If you’ve ever gazed longingly at a swiftly moving river while on a long and arduous tramp and thought there must be an easier way down the trail, you’re in luck
If tramping and paddling had a baby, it would be packrafting.
Packrafts are inflatable rafts that pack down as small as a one-man tent, and weigh as little as 2.5kg. You can carry them rolled up at the bottom of your pack, strapped to the outside for easy access, or on your back for short distances. They’re smaller than a raft, bigger than a kayak, and are intended for people who plan to tramp far and wide to access remote rivers, or for the adventurous tramper who wants a multimodal approach to covering vast swaths of backcountry.
Packrafting has been around for at least a century, with rudimentary packable rafts used in North America as early as the mid-1800s. Nearly 100 years later, sturdier prototypes were manufactured as airplane survival equipment for the Second World War. After the war, the safety rafts began to be used for recreation, and in the 1970s, safety equipment company American Safety created lightweight rafts, designed to be used on calm waters. In the 80s, packrafting took an intrepid turn, when adventure racer Dick Griffith toted one of the American Safety rafts to Alaska for a wilderness race, sparking a trend that inspired companies such as Sherpa and Curtis Designs to develop smaller, more lightweight designs intended for recreation.
Packrafting as a sport quietly gained popularity in Alaska through the 80s and 90s, and in 2001 Alpacka Rafts was born. Founder Sheri Tingey made their first packraft so her son, Thor, could have a lightweight bushwhacking-friendly watercraft that could endure the rocky and frothy Alaskan backwaters. The sport has been steadily expanding ever since, with keen rafters exploring backcountry rivers and lakes all over the world. New Zealand has an emerging community of packrafters, with a contingent pooling on the South Island.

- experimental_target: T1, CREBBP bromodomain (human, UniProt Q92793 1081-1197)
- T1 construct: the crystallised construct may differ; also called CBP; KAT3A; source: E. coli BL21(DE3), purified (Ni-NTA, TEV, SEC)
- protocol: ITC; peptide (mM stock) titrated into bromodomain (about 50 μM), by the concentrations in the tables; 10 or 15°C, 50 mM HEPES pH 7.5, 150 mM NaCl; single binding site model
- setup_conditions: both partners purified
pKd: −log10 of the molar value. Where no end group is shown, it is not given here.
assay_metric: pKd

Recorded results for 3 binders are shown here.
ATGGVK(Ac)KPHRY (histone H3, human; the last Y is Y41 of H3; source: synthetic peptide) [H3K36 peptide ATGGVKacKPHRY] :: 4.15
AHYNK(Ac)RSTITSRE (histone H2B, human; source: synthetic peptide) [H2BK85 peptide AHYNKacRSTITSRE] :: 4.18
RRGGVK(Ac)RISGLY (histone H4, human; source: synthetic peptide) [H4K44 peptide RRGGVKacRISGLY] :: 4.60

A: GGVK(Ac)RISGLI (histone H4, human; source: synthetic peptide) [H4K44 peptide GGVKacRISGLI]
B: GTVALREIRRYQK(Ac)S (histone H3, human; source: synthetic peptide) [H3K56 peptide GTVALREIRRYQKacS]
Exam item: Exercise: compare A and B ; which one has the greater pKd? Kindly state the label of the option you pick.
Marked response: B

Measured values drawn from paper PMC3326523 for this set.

“New Zealand is one of the best places in the world to go packrafting,” Thor Tingey says. Tingey, who lives in Mancos, Colorado, now helps his mum run Alpacka. He says the New Zealand/Australian market is their third biggest, after America and Europe. Though he sees the interest gaining here, Alpacka sells less than 50 rafts in New Zealand each year.
Tingey just spent three months here with his wife Sarah, rafting, tramping and mountain biking all over the North and South Islands. He met the South Island packrafting community, and floated the Landsborough and Clarence Rivers, which he said rival some of the best backcountry rivers in Alaska.
“It’s kind of a perfect storm of what packrafters want, which is lots of backcountry, lots of cool mountains, and then sort of a mix of what I would call established and off-the-beaten-track trails. On top of that you have fantastic water quality – beautiful clear waters.”
Tingey’s favourite packrafting adventure was in central North Island; he and Sarah embarked on a weeklong trip in the Rangitikei Headwaters. He says the trip was “extremely challenging”, requiring route-finding and whitewater packrafting at times.
Danilo Hegg, a math teacher from Dunedin, was one of the first to experiment with packrafting in New Zealand. He discovered Alpacka Rafts in Alaska in 2004, and was sponsored by the company; they sent him a few rafts to try out, which transformed the way he accessed the wilderness.